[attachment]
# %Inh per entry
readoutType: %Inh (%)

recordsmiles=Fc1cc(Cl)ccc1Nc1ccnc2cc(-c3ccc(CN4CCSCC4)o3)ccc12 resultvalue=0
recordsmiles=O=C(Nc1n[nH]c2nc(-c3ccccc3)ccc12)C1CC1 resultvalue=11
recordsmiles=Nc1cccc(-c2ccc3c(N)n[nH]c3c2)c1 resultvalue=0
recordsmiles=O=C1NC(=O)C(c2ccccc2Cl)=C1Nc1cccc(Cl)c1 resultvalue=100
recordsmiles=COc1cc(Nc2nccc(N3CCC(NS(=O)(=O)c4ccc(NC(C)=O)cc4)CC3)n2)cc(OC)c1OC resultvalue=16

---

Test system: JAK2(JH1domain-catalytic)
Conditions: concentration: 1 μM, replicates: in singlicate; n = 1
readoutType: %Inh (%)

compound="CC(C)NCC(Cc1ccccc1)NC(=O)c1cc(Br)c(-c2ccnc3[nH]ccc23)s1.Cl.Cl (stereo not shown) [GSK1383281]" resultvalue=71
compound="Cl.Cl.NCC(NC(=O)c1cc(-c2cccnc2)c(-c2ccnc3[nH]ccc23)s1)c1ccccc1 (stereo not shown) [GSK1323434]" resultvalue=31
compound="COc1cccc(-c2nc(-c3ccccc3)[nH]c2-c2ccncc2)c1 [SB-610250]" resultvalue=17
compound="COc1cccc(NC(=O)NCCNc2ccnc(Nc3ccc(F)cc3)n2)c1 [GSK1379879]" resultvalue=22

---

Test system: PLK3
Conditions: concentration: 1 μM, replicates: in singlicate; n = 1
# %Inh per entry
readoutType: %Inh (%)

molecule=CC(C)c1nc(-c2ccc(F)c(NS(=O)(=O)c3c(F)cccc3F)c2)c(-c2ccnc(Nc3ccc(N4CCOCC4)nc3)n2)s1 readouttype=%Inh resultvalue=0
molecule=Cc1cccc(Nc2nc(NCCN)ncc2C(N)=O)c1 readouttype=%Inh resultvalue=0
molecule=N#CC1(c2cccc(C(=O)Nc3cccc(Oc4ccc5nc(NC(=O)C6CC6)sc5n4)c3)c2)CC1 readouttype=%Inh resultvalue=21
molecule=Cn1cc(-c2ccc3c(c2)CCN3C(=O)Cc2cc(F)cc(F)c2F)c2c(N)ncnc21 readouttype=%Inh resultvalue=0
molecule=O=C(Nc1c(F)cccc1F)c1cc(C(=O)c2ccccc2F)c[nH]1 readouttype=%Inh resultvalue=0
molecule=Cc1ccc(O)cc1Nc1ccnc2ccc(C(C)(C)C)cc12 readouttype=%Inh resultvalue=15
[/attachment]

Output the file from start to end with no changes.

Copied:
# %Inh per entry
readoutType: %Inh (%)

recordsmiles=Fc1cc(Cl)ccc1Nc1ccnc2cc(-c3ccc(CN4CCSCC4)o3)ccc12 resultvalue=0
recordsmiles=O=C(Nc1n[nH]c2nc(-c3ccccc3)ccc12)C1CC1 resultvalue=11
recordsmiles=Nc1cccc(-c2ccc3c(N)n[nH]c3c2)c1 resultvalue=0
recordsmiles=O=C1NC(=O)C(c2ccccc2Cl)=C1Nc1cccc(Cl)c1 resultvalue=100
recordsmiles=COc1cc(Nc2nccc(N3CCC(NS(=O)(=O)c4ccc(NC(C)=O)cc4)CC3)n2)cc(OC)c1OC resultvalue=16

---

Test system: JAK2(JH1domain-catalytic)
Conditions: concentration: 1 μM, replicates: in singlicate; n = 1
readoutType: %Inh (%)

compound="CC(C)NCC(Cc1ccccc1)NC(=O)c1cc(Br)c(-c2ccnc3[nH]ccc23)s1.Cl.Cl (stereo not shown) [GSK1383281]" resultvalue=71
compound="Cl.Cl.NCC(NC(=O)c1cc(-c2cccnc2)c(-c2ccnc3[nH]ccc23)s1)c1ccccc1 (stereo not shown) [GSK1323434]" resultvalue=31
compound="COc1cccc(-c2nc(-c3ccccc3)[nH]c2-c2ccncc2)c1 [SB-610250]" resultvalue=17
compound="COc1cccc(NC(=O)NCCNc2ccnc(Nc3ccc(F)cc3)n2)c1 [GSK1379879]" resultvalue=22

---

Test system: PLK3
Conditions: concentration: 1 μM, replicates: in singlicate; n = 1
# %Inh per entry
readoutType: %Inh (%)

molecule=CC(C)c1nc(-c2ccc(F)c(NS(=O)(=O)c3c(F)cccc3F)c2)c(-c2ccnc(Nc3ccc(N4CCOCC4)nc3)n2)s1 readouttype=%Inh resultvalue=0
molecule=Cc1cccc(Nc2nc(NCCN)ncc2C(N)=O)c1 readouttype=%Inh resultvalue=0
molecule=N#CC1(c2cccc(C(=O)Nc3cccc(Oc4ccc5nc(NC(=O)C6CC6)sc5n4)c3)c2)CC1 readouttype=%Inh resultvalue=21
molecule=Cn1cc(-c2ccc3c(c2)CCN3C(=O)Cc2cc(F)cc(F)c2F)c2c(N)ncnc21 readouttype=%Inh resultvalue=0
molecule=O=C(Nc1c(F)cccc1F)c1cc(C(=O)c2ccccc2F)c[nH]1 readouttype=%Inh resultvalue=0
molecule=Cc1ccc(O)cc1Nc1ccnc2ccc(C(C)(C)C)cc12 readouttype=%Inh resultvalue=15